Composition with Large Red Plane, Yellow, Black, Grey and Blue, 1921
 

Fig. 1

Fig. 2

 

Let's continue our examination of the works Mondrian did between 1929 and 33.

 

Composition A with Red and Blue, 1932 Composition N. I with Red and Blue, 1931

3 - Composition A with Red and Blue, 1932, Oil on Canvas, cm. 55 x 55

4 - Composition N. I with Red and Blue, 1931, Oil on Canvas, cm. 50,5 x 50,5


3 consists of seven different areas; some verge to proportions of squares (1, 2, 4) while others show a prevalence of one direction over the opposite (3, 5). 2 appears as a square which remains open at the bottom and to the left while 4 opens toward the top and to the right.

Areas 2 and 4 extend beyond the canvas and it is therefore the finite perimeter of the painting which make us perceive these two areas as square; in point of fact they are quite indefinite squares. Area 1 is the only fully accomplished square closed on four sides. This connection between a completed square and a series of open, uncertain squares reminds of Pier and Ocean 5 of 1915.

The yellow and the blue areas extend beyond the canvas as well. At this stage Mondrian still considers color as a symbol of the natural whereas "non-color" (white) symbolizes the spiritual. Natural means not only the external appearance of our environment but also our inner world and the unforeseeable events of life which keep us in a state of uncertainty. Spiritual refers to the human search for balance between opposites such as instincts and thought as well as for unity of mankind and nature. Horizontal and vertical are respectively symbols of the natural and the spiritual. This is why the painter adopted a dynamic and variable square to evoke balance and synthesis of opposites (horizontal and vertical).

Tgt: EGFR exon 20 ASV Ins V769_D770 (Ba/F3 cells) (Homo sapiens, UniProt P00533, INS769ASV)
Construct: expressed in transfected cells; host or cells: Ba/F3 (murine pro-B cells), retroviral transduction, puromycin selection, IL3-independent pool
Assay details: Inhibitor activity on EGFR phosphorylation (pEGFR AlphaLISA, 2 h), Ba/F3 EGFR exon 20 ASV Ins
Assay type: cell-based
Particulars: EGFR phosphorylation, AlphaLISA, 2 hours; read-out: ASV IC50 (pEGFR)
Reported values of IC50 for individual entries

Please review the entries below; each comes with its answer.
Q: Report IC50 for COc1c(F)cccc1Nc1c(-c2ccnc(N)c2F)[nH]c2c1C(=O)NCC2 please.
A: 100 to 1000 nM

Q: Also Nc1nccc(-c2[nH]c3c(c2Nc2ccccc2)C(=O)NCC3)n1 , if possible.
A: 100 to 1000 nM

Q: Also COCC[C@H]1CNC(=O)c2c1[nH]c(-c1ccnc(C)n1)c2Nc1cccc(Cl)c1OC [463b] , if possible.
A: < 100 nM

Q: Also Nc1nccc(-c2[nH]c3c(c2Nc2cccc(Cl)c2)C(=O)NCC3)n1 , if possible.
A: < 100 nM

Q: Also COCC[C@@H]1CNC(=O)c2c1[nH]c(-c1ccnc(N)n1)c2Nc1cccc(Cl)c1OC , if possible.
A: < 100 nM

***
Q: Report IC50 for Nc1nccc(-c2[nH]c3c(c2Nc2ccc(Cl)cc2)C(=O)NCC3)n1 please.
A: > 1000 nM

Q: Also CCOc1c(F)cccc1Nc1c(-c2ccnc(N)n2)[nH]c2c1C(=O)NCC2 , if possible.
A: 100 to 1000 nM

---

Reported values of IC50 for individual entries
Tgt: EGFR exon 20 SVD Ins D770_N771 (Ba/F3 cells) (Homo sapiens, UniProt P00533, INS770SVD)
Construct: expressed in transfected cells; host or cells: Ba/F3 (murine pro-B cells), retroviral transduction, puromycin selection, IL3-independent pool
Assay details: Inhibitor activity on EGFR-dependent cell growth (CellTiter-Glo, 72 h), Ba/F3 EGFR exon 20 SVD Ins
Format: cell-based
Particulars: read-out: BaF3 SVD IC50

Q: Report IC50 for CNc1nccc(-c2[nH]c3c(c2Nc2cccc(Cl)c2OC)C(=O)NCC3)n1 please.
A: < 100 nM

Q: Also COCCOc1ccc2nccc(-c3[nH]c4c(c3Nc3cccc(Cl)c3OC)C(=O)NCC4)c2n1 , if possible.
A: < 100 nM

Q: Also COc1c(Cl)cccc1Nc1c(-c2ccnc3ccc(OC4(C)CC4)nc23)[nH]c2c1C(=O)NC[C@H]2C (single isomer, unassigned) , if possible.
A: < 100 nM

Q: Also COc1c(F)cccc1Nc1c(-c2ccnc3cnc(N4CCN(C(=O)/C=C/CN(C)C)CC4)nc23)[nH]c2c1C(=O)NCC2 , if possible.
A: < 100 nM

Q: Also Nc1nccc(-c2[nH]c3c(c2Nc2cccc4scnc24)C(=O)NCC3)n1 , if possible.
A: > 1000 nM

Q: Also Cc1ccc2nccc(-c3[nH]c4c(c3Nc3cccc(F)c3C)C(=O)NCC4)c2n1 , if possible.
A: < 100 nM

Red, blue and unbalances between horizontal and vertical (3 and 5) are plastic symbols of the ever-changing appearance of things (the natural) whereas white open squares (2 and 4) suggest the search for synthesis and balance (the spiritual) which is finally fully achieved with 1 where opposites reach a relatively stable unity. The unforseeable and ever-changing events of nature and life (3, 5) gradually become (2 , 4) certain and relatively constant (1).

The lines, which continue beyond the canvas, seem to connect with the far more complexed real world the painting is a part of; a part which aim at ideally concentrating the whole. The same thing can also be seen in 4 and 5.

 

 

Composition with Yellow, 1932 Composition D with Red, Blue and Yellow, 1932

5 - Composition with Yellow and Blue, 1932, Oil on Canvas, cm. 55,3 x 55,5

6 - Composition D with Red, Blue and Yellow, 1932, Oil on Canvas, cm. 38,5 x 42


The white area in the upper right section of 6 is the only one in which horizontal and vertical achieve equivalence, while the closed square in the lower right section becomes a horizontal rectangle here.

As previously observed it is the sides of the canvas that determine the proportions generating the composition. The two perpendicular lines running through the painting actually divide its plane into a series of open sections that expand, together with the lines, beyond the perimeter of the painting toward virtually infinite space. We see the inner sections as squares only by relating them to the perimeter of the painting. The square fields, large or small, are in unstable equilibrium between the infinite extension of the lines and the finite space of the canvas. The squares are finite and infinite at the same time. This interaction between infinite space and finite space generates the relations and proportions that work together with the weight of the colors toward a dynamic balancing of the whole. On observing these works, we are faced with a space that lasts and is already different a moment later.

 

Among the compositions based on the N. III layout, I find that those presenting a field of greater horizontal extension in the upper right section (1, 2, 3) work better than those where this area is square or vertical (4, 5, 6).

This is because when the horizontal predominates in the upper right section (as it does, for example, in 2 and 3), the square below displays greater tension and the space as a whole is more dynamic.

  Composition A with Red and Blue, 1932 Composition with Yellow and Blue, 1932
 

1

2

3

  Composition N. II with Blue and Yellow, 1930 Composition N. II with Yellow and Blue, 1931 Composition N. I with Red and Blue, 1931
 

4

5

6